oyster stew. Claudie and I would have starved if the can opener  had  never
    been invented. He could heat a mean can of tomato soup to go with his ever-
    loving cheese bubbles. I couldn't boil water without  scorching  it.  So  I
    stayed with something reasonably safe like warming a  can  of  corned  beef
    hash. I was a whiz at making sandwich cookies.(with  graham  crackers,  pet
    milk and powered sugar) Everything else we cooked tasted  like  yesterday's

Mountain Oysters and how to prepare them
    Glenn would scrounge mountain oysters  during  butchering  time  and  would
    skin, score them and leave them in salt water over night. The next  day  he
    would slice them and fry them to perfection for a delicious feast. 

    Bread was always called light bread, milk was sweet milk,  sweet  corn  was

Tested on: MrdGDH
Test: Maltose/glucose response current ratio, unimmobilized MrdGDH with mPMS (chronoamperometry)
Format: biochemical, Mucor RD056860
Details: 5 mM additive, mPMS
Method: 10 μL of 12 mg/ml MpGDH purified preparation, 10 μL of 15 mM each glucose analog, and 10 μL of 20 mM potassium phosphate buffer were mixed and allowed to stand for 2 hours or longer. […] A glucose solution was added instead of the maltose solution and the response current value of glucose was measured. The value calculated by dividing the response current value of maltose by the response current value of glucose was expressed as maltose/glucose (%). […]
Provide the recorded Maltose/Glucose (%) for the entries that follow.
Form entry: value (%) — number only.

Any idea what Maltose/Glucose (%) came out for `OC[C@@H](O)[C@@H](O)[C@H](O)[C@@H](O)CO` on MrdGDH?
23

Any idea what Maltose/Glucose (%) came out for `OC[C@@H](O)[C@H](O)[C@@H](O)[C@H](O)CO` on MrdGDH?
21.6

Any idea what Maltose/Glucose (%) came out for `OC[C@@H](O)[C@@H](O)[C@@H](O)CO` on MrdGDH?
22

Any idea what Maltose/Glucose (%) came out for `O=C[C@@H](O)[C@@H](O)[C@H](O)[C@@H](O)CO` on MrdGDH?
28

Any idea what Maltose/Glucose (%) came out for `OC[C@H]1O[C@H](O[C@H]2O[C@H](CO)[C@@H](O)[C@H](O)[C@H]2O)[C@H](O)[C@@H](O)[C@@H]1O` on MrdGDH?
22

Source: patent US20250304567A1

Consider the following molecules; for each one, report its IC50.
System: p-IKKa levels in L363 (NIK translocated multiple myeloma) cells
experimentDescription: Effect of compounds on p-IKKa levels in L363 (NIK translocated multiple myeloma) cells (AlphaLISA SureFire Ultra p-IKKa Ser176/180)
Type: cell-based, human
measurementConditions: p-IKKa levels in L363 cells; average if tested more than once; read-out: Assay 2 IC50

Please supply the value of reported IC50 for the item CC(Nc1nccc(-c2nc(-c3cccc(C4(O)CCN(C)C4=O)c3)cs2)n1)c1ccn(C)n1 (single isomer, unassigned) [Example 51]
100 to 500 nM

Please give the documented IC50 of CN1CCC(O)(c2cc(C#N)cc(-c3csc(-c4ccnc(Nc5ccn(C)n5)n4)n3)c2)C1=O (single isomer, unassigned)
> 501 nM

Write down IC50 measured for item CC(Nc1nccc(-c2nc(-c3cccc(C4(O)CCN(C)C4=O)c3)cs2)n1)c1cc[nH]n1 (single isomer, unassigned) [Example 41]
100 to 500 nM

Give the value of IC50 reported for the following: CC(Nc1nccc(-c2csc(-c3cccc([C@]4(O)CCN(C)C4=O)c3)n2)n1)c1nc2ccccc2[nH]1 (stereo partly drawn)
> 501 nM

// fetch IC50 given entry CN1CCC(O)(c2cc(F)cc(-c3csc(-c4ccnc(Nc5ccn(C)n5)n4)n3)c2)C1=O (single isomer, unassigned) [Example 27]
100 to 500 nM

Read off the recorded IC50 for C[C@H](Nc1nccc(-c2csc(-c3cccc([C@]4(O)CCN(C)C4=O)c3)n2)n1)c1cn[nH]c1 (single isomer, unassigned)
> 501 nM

roasting ears and we all enjoyed wilted lettuce and fried  green  tomatoes.
    Wilted Lettuce is made by using "loose leaf lettuce, chopped, chopped fresh
    onions, salt to taste, and bacon drippings  piping  hot  poured  over  this

Chocolate Gravy:
    Here is a couple of old recipes. Chocolate gravy, two heaping tea-spoons of
    cocoa, 1 cup of sugar, 1 heaping tablespoon of flour, pinch of salt-----mix
    in skillet, then add a cup of cold milk. Cook until it thickens, then add a
    cap of vanilla. It was like eating chocolate pudding over a biscuit.

Butterscotch pudding/pie filling: 
    slowly heat a cup of sugar until it melts, add a small  can  of  milk,  two
    cups of water and slowly add flour until it reaches the proper consistency.
    The butterscotch taste comes from the sugar being slightly scorched.
Return to TOC

The Wood Cook Stove and Ice Box